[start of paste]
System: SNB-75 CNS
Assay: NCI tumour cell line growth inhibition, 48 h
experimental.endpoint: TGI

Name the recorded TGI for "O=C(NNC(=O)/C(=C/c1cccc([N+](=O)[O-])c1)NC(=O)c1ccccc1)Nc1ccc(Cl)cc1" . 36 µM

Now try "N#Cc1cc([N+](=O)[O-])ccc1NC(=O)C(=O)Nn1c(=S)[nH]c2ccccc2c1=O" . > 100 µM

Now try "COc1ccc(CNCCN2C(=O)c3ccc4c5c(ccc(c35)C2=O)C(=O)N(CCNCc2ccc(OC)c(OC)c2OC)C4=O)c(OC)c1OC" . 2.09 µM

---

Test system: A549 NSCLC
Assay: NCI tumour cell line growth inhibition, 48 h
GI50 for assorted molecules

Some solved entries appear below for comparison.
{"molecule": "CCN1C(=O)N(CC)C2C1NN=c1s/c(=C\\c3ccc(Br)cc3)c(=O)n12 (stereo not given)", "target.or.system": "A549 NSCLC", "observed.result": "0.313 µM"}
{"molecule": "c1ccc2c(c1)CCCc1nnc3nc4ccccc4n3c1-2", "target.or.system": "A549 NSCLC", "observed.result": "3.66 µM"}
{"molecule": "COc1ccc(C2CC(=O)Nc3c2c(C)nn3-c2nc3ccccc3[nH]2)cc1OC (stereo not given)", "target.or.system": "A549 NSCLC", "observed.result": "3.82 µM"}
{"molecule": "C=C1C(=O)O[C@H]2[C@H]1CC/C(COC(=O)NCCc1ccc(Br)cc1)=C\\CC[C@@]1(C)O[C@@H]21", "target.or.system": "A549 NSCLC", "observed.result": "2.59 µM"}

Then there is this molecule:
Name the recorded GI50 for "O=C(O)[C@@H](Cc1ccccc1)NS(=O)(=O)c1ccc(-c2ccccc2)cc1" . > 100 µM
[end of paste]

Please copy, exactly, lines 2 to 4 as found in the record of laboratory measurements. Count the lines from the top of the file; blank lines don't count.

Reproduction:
Assay: NCI tumour cell line growth inhibition, 48 h
experimental.endpoint: TGI

Name the recorded TGI for "O=C(NNC(=O)/C(=C/c1cccc([N+](=O)[O-])c1)NC(=O)c1ccccc1)Nc1ccc(Cl)cc1" . 36 µM